Novel Zigzag Shape Gives Sensors Magnetic Appeal

January 5, 2005
The graphic above shows how the direction of magnetization within a NIST zigzag magnetic sensor follows the shape of the device

Scientists at the National Institute of Standards and Technology (NIST) have designed tiny magnetic sensors in a "zigzag" shape that are simpler in design and likely will be cheaper to make than conventional magnetic sensors used in portable devices. The new sensors could someday be used to measure magnetic fields in applications such as compasses, weapons detection, medicine and non-destructive evaluation of structural materials.
Described in the Dec. 13, 2004, issue of Applied Physics Letters,* the NIST sensors are made of a thin film of nickel and iron and are 35 micrometers long and 5 micrometers wide, with nanoscale design elements at the edges.

The graphic above shows how the direction of magnetization within a NIST zigzag magnetic sensor follows the shape of the device. The green and orange areas of the sensors act like tiny bar magnets with their north and south poles at a 45-degree angle to the centerline of the sensor.

The zigzag design produces the equivalent of many tiny bar magnets oriented with their north and south poles at a 45-degree angle to the centerline of the sensor (see image above). The device senses magnetic fields using a small electrical current sent down the centerline. Tiny changes in the magnetic field surrounding the sensor—such as when a steel weapon passes near it—will increase the resistance to the current and will be detected as an increase in voltage.

Portable magnetic sensors typically include multiple aluminum strips that alternate diagonally across the sensor. The new zigzag sensors are expected to produce clearer signals (less electronic "noise") by confining the current to the center of the device and by eliminating edge imperfections that can result in nanoscale magnetic fluctuations.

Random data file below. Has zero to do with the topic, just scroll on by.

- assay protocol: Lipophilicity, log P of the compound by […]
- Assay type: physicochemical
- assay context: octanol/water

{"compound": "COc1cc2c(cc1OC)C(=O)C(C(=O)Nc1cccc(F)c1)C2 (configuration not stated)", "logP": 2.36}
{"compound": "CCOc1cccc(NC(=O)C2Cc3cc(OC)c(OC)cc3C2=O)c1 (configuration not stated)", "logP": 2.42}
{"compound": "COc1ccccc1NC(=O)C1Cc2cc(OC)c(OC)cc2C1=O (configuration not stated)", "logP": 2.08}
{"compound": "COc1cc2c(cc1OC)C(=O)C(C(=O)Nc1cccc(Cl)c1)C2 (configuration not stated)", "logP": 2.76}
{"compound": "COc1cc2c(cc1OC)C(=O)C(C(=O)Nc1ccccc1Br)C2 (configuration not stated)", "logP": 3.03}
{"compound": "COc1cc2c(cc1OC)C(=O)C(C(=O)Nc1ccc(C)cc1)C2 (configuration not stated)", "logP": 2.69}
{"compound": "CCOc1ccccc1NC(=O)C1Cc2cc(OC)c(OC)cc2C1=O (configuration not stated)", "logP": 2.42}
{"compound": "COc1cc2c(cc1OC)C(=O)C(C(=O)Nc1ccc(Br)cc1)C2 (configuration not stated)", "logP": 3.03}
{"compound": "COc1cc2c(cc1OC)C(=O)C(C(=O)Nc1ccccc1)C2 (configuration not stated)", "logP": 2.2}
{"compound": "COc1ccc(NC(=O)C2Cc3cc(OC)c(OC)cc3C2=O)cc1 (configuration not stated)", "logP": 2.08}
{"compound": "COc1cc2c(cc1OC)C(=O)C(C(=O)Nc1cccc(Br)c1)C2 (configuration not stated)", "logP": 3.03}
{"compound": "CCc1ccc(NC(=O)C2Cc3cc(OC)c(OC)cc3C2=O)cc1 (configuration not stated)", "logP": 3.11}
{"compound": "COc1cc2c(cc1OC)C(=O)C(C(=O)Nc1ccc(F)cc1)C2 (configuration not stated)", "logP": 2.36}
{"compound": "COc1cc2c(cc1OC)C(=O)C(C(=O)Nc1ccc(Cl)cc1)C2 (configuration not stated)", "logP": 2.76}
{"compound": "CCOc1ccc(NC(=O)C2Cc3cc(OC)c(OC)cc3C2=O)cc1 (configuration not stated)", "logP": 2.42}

The project is part of an interdisciplinary NIST effort to design nanoscale sensors with improved detection levels. NIST scientists experimented with sensor width, length and other dimensions to achieve the desired performance. Engineering of the sensors was supported by theoretical work using NIST-developed imaging and modeling tools.

*F.C.S. da Silva, W.C. Uhlig, A.B. Kos, S. Schima, J. Aumentado, J. Unguris, and D.P. Pappas. Zigzag-shaped magnetic sensors. Applied Physics Letters, Vol. 85, pp. 6025-6027, Dec. 13, 2004.

Explore further: Mini-sensor measures magnetic activity in human brain

Related Stories

Mini-sensor measures magnetic activity in human brain

April 19, 2012

A miniature atom-based magnetic sensor developed by the National Institute of Standards and Technology (NIST) has passed an important research milestone by successfully measuring human brain activity. Experiments reported ...

Nano-layer of Ruthenium Stabilizes Magnetic Sensors

August 3, 2007

A layer of ruthenium just a few atoms thick can be used to fine-tune the sensitivity and enhance the reliability of magnetic sensors, tests at the National Institute of Standards and Technology show.

Chip-Scale Magnetic Sensor Draws on Mini Clock Design

December 29, 2004

A low-power, magnetic sensor about the size of a grain of rice that can detect magnetic field changes as small as 50 picoteslas - a million times weaker than the Earth's magnetic field - has been demonstrated by researchers ...

Recommended for you

Rosetta captures comet outburst

August 25, 2016

In unprecedented observations made earlier this year, Rosetta unexpectedly captured a dramatic comet outburst that may have been triggered by a landslide.

0 comments

Please sign in to add a comment. Registration is free, and takes less than a minute. Read more

Click here to reset your password.
Sign in to get notified via email when new comments are made.